Appl Clin Inform 2015; 06(04): 769-784
DOI: 10.4338/ACI-2015-08-RA-0096
Research Article
Schattauer GmbH

Clinical Decision Support and Palivizumab

A Means to Protect from Respiratory Syncytial Virus
L.H. Utidjian
1  Departments of Pediatrics, Perelman School of Medicine at the University of Pennsylvania, Philadelphia, Pennsylvania
3  Department of Biomedical and Health, The Children’s Hospital of Philadelphia, Philadelphia, Pennsylvania
,
A. Hogan
1  Departments of Pediatrics, Perelman School of Medicine at the University of Pennsylvania, Philadelphia, Pennsylvania
,
J. Michel
3  Department of Biomedical and Health, The Children’s Hospital of Philadelphia, Philadelphia, Pennsylvania
,
A.R. Localio
2  Departments of Biostatics and Epidemiology, Perelman School of Medicine at the University of Pennsylvania, Philadelphia, Pennsylvania
,
D. Karavite
3  Department of Biomedical and Health, The Children’s Hospital of Philadelphia, Philadelphia, Pennsylvania
,
L. Song
4  Healthcare Analytics Unit, The Children’s Hospital of Philadelphia, Philadelphia, Pennsylvania
,
M.J. Ramos
3  Department of Biomedical and Health, The Children’s Hospital of Philadelphia, Philadelphia, Pennsylvania
,
A.G. Fiks
1  Departments of Pediatrics, Perelman School of Medicine at the University of Pennsylvania, Philadelphia, Pennsylvania
3  Department of Biomedical and Health, The Children’s Hospital of Philadelphia, Philadelphia, Pennsylvania
,
S. Lorch
1  Departments of Pediatrics, Perelman School of Medicine at the University of Pennsylvania, Philadelphia, Pennsylvania
,
R.W. Grundmeier
1  Departments of Pediatrics, Perelman School of Medicine at the University of Pennsylvania, Philadelphia, Pennsylvania
3  Department of Biomedical and Health, The Children’s Hospital of Philadelphia, Philadelphia, Pennsylvania
› Author Affiliations
Further Information

Correspondence to:

Levon Utidjian
3535 Market St, Suite 1024, Room 1080
Department of Biomedical and Health Informatics
The Children’s Hospital of Philadelphia
Philadelphia, PA 19104
Phone: 215–300–4248   

Publication History

received: 07 August 2015

accepted: 08 November 2015

Publication Date:
19 December 2017 (online)

 

Summary

Background and Objectives: Palivizumab can reduce hospitalizations due to respiratory syncytial virus (RSV), but many eligible infants fail to receive the full 5-dose series. The efficacy of clinical decision support (CDS) in fostering palivizumab receipt has not been studied. We sought a comprehensive solution for identifying eligible patients and addressing barriers to palivizumab administration.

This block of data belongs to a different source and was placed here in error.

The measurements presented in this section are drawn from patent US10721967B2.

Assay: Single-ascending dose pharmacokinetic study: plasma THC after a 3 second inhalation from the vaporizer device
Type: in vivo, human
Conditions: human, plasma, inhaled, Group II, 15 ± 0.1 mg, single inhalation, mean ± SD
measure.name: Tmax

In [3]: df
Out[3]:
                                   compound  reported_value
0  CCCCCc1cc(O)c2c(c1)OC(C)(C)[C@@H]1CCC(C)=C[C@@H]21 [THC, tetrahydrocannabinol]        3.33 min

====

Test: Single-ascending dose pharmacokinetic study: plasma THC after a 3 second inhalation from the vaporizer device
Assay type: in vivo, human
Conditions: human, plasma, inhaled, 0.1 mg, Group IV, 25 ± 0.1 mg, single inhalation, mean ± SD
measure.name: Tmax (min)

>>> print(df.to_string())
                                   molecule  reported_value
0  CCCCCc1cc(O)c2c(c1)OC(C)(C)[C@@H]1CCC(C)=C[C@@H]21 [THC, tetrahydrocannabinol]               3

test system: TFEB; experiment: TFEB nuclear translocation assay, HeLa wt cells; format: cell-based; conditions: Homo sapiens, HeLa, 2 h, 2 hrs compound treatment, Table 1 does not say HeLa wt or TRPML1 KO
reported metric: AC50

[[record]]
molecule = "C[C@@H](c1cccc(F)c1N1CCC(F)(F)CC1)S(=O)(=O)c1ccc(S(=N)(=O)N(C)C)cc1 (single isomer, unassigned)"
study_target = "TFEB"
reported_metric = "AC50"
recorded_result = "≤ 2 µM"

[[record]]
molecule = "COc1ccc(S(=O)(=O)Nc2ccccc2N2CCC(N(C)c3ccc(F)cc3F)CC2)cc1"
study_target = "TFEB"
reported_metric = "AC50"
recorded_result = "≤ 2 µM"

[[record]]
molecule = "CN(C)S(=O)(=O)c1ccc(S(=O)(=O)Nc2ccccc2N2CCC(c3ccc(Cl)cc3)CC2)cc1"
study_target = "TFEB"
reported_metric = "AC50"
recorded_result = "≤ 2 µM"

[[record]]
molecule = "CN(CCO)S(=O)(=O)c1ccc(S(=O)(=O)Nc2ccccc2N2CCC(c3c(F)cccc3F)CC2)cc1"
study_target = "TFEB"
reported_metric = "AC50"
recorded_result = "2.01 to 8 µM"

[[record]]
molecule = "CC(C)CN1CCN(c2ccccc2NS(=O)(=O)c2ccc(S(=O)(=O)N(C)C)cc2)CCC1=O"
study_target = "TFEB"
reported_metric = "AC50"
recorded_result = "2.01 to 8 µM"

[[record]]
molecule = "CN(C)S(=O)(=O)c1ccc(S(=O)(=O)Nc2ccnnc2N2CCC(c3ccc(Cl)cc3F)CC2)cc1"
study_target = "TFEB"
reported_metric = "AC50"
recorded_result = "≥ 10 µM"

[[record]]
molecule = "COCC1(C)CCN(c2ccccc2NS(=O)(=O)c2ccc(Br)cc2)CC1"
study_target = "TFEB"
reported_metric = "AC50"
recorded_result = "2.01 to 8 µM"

Methods: We developed workflow and CDS tools targeting patient identification and palivizumab administration. We randomized 10 practices to receive palivizumab-focused CDS and 10 to receive comprehensive CDS for premature infants in a 3-year longitudinal cluster-randomized trial with 2 baseline and 1 intervention RSV seasons.

Results: There were 356 children eligible to receive palivizumab, with 194 in the palivizumab-focused group and 162 in the comprehensive CDS group. The proportion of doses administered to children in the palivizumab-focused intervention group increased from 68.4% and 65.5% in the two baseline seasons to 84.7% in the intervention season. In the comprehensive intervention group, proportions of doses administered declined during the baseline seasons (from 71.9% to 62.4%) with partial recovery to 67.9% during the intervention season. The palivizumab-focused group improved by 19.2 percentage points in the intervention season compared to the prior baseline season (p < 0.001), while the comprehensive intervention group only improved 5.5 percentage points (p = 0.288). The difference in change between study groups was significant (p = 0.05).

Conclusions: Workflow and CDS tools integrated in an EHR may increase the administration of palivizumab. The support focused on palivizumab, rather than comprehensive intervention, was more effective at improving palivizumab administration.


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Conflicts of interest

Dr. Grundmeier and Dr. Fiks are co-inventors of the Care Assistant decision support framework, which was used to implement portions of the intervention evaluated in this manuscript. No patent or licensing agreement exists for this technology and the invention has generated no revenue. As co-inventors of the Care Assistant, Dr. Grundmeier and Dr. Fiks may have a perceived conflict of interest. However, statisticians on the study team who have no conflicts of interest reviewed all study data and analyses.


Correspondence to:

Levon Utidjian
3535 Market St, Suite 1024, Room 1080
Department of Biomedical and Health Informatics
The Children’s Hospital of Philadelphia
Philadelphia, PA 19104
Phone: 215–300–4248